"What size are you thinking?" the plastic surgeon asked.
I sat shirtless in the oversize, faux leather examining chair as he eyed the twin slits remaining on my chest four weeks after the mastectomy. I slipped a C-cup silicone breast prosthesis out of one side of the bra I'd worn into the office. "I used to be an A-cup. Can you match this?" He palmed the three-dimensional, triangular blob and then pressed it against one of my incisions, using the tips of his fingers to hold it in place. "I don't see why not. You're tall--you can carry any volume you want. Let's go with a 350 cc."
As a cancer patient, I felt a little sheepish asking for bigger breasts. I worried I was selling out to our society's beauty standard. But another part of me wanted the fun, sexiness, and visual appeal of a larger bustline.
The doctor wheeled backward on his stool, opened a drawer, and pulled out a crescent-shaped expander. I had liked him immediately. He seemed practical, matter-of-fact in the face of my cancer, the way I hoped in my best moments to be. He explained the surgery would involve placing two of these, filled with saline, in my chest to begin stretching the skin and muscle to shape mounds that would eventually house the implants.
After being diagnosed with early-stage breast cancer at age forty-three, I viewed my choice to have a mastectomy and then reconstruct my breasts as a privilege. My grandmother died of metastasized cancer in her forties. My mom had a lumpectomy and radiation following her diagnosis of cancer in her forties. I realized many women with more advanced breast cancer didn't have a choice of treatment options. Still, I wondered about the function my new breasts would serve. I no longer needed them for any practical purpose, such as breast-feeding. I would no longer derive the same sexual satisfaction from them, since they would be numb and my nipples were gone. Would they be purely cosmetic, as the title on my doctor's business card implied? If so, what was the right size for me?
A couple of weeks earlier, right after I'd had my post-mastectomy drainage tubes removed, I'd visited Mary Catherine's, a boutique in Seattle that specialized in mastectomy wear, to try on prostheses and bras.
A woman in her fifties in polyester pants and pink lipstick and bright white bouffant hair that flipped up in a curl once it passed her shoulders asked if she could assist me. I wondered if she was a breast cancer survivor herself. She led me to one of the changing rooms. I winced when a twinge of pain spiked across my chest as she helped me slip my shirt and camisole off. She asked me what size I'd like to try on. "Let's start with a C," I said.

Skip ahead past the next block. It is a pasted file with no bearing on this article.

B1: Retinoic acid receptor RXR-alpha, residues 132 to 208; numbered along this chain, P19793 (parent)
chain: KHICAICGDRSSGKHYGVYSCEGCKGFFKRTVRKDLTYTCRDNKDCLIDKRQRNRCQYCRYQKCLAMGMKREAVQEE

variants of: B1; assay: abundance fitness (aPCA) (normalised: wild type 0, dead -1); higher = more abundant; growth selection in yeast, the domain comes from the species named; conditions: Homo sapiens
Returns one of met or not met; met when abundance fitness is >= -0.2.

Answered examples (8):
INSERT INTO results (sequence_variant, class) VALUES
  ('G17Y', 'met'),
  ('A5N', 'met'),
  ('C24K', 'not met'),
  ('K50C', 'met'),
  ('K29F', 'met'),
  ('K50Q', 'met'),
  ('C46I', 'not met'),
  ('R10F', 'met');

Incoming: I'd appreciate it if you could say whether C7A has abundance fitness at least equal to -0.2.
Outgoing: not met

As I waited, I glanced in the mirror and saw the two strips of surgical tape that remained over the horizontal incisions on my chest, and the tan lines from my pre-surgery trip to Hawaii that started at my shoulders and led to nowhere. The tan was fading, and my skin was beginning to peel off in little white flecks.
She brought in the first bra and a couple of boxes with different types of prostheses. "Most insurance covers the standard silicone--see how heavy that is. If you want to pay extra, you can get this new, whipped silicone, which is in the same shape, but much lighter and more comfortable to wear. Since you'll only be using yours for a couple of months, though, you'll probably just want to go with the standard."
I nodded in agreement and she showed me how to fold the heavier prosthesis like a taco to fit it into the pocket in the bra. She gently slid the bra straps over my arms and up on my shoulders and hooked it together in back, and I slipped my shirt on over it. The effect was too pointy and conelike -- more like what women wore in the 1950s. Next, please.
The next set I tried on felt more comfortable -- I liked the way I looked in the mirror.
"Why don't I try on a D just for the heck of it?" I asked the shop lady.
D felt too big on me -- I thought it made me look wider in my chest than I would naturally be. I settled on the second prosthesis I had tried, which was a full C-cup--one or two cup sizes bigger than I'd been just before the mastectomy and about the size I'd been in college, pre-kids.
As I thought about my ideal size in the dressing room, I tried to separate my own preference from the expectations of society, media, and men. Wasn't the purpose of reconstruction to replicate what you had lost?
I would never truly recover the physical part of what I had lost -- my breast tissue and my nipples. I would never again feel the water from the shower running down my breasts. I'd never again get goose bumps on my breasts when it was cold. I'd never again feel the pleasure of arousal when a man caressed my nipple. I'd forever miss seeing the original version of my body in the mirror.